Just as precise measurements are necessary in science, it is equally important to be able to make rough estimates of quantities using rudimentary ideas and common observations. Think of ways by which you can estimate the following (where an estimate is difficult to obtain, try to get an upper bound on the quantity):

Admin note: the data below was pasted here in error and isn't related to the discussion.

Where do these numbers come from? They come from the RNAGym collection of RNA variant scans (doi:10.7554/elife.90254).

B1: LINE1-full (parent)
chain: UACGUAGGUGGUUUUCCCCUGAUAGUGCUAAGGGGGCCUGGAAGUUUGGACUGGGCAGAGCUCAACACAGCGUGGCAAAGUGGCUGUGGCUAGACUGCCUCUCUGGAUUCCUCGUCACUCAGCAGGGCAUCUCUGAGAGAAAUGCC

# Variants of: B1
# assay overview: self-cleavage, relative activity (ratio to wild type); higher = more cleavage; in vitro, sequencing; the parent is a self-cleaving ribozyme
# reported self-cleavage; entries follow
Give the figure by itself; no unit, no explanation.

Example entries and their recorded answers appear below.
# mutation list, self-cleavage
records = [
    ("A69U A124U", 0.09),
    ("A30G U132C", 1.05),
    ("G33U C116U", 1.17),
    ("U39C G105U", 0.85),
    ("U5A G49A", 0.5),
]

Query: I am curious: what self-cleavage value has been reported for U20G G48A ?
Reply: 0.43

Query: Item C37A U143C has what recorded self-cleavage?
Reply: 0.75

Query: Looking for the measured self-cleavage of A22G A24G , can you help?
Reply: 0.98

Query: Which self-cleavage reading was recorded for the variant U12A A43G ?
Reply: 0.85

(e) the number of air molecules in your classroom.
Let, the volume of the classroom be V.
One mole of air at NTP occupies 22.4 l.
i.e., 22.4 × 10–3 m3volume.
Number of molecules in one mole = 6.023 × 1023
∴ Number of molecules in room of volume V,
= 6.023 × 1023 × V / 22.4 × 10-3
= 134.915 × 1026 V
= 1.35 × 1028 V
The quantity used as a standard of measurement is called unit.
Example: Unit of time is second.